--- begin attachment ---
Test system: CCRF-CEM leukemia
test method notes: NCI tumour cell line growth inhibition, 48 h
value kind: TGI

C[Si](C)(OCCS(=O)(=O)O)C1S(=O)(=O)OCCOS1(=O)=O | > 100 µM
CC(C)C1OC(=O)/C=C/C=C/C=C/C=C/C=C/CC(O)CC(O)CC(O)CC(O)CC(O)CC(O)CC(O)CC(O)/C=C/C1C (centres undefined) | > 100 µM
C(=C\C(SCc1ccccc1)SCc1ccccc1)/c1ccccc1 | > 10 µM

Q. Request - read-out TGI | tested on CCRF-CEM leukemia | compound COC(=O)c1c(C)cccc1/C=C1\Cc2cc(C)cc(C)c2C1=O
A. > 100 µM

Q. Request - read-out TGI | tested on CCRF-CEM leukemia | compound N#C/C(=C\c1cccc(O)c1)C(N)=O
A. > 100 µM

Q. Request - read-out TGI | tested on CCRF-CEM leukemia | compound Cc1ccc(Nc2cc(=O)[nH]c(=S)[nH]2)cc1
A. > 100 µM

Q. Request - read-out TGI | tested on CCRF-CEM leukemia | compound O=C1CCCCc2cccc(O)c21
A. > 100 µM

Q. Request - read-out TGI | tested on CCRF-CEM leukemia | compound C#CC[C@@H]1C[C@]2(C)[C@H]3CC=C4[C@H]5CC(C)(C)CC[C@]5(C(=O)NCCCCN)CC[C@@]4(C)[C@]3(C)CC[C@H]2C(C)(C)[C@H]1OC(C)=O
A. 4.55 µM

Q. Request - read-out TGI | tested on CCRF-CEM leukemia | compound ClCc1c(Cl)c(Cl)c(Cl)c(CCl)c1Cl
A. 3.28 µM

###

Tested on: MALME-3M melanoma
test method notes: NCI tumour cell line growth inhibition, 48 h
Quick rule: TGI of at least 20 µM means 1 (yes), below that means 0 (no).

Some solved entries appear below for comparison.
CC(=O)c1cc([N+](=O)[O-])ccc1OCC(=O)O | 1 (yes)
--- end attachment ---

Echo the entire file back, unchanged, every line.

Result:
Test system: CCRF-CEM leukemia
test method notes: NCI tumour cell line growth inhibition, 48 h
value kind: TGI

C[Si](C)(OCCS(=O)(=O)O)C1S(=O)(=O)OCCOS1(=O)=O | > 100 µM
CC(C)C1OC(=O)/C=C/C=C/C=C/C=C/C=C/CC(O)CC(O)CC(O)CC(O)CC(O)CC(O)CC(O)CC(O)/C=C/C1C (centres undefined) | > 100 µM
C(=C\C(SCc1ccccc1)SCc1ccccc1)/c1ccccc1 | > 10 µM

Q. Request - read-out TGI | tested on CCRF-CEM leukemia | compound COC(=O)c1c(C)cccc1/C=C1\Cc2cc(C)cc(C)c2C1=O
A. > 100 µM

Q. Request - read-out TGI | tested on CCRF-CEM leukemia | compound N#C/C(=C\c1cccc(O)c1)C(N)=O
A. > 100 µM

Q. Request - read-out TGI | tested on CCRF-CEM leukemia | compound Cc1ccc(Nc2cc(=O)[nH]c(=S)[nH]2)cc1
A. > 100 µM

Q. Request - read-out TGI | tested on CCRF-CEM leukemia | compound O=C1CCCCc2cccc(O)c21
A. > 100 µM

Q. Request - read-out TGI | tested on CCRF-CEM leukemia | compound C#CC[C@@H]1C[C@]2(C)[C@H]3CC=C4[C@H]5CC(C)(C)CC[C@]5(C(=O)NCCCCN)CC[C@@]4(C)[C@]3(C)CC[C@H]2C(C)(C)[C@H]1OC(C)=O
A. 4.55 µM

Q. Request - read-out TGI | tested on CCRF-CEM leukemia | compound ClCc1c(Cl)c(Cl)c(Cl)c(CCl)c1Cl
A. 3.28 µM

###

Tested on: MALME-3M melanoma
test method notes: NCI tumour cell line growth inhibition, 48 h
Quick rule: TGI of at least 20 µM means 1 (yes), below that means 0 (no).

Some solved entries appear below for comparison.
CC(=O)c1cc([N+](=O)[O-])ccc1OCC(=O)O | 1 (yes)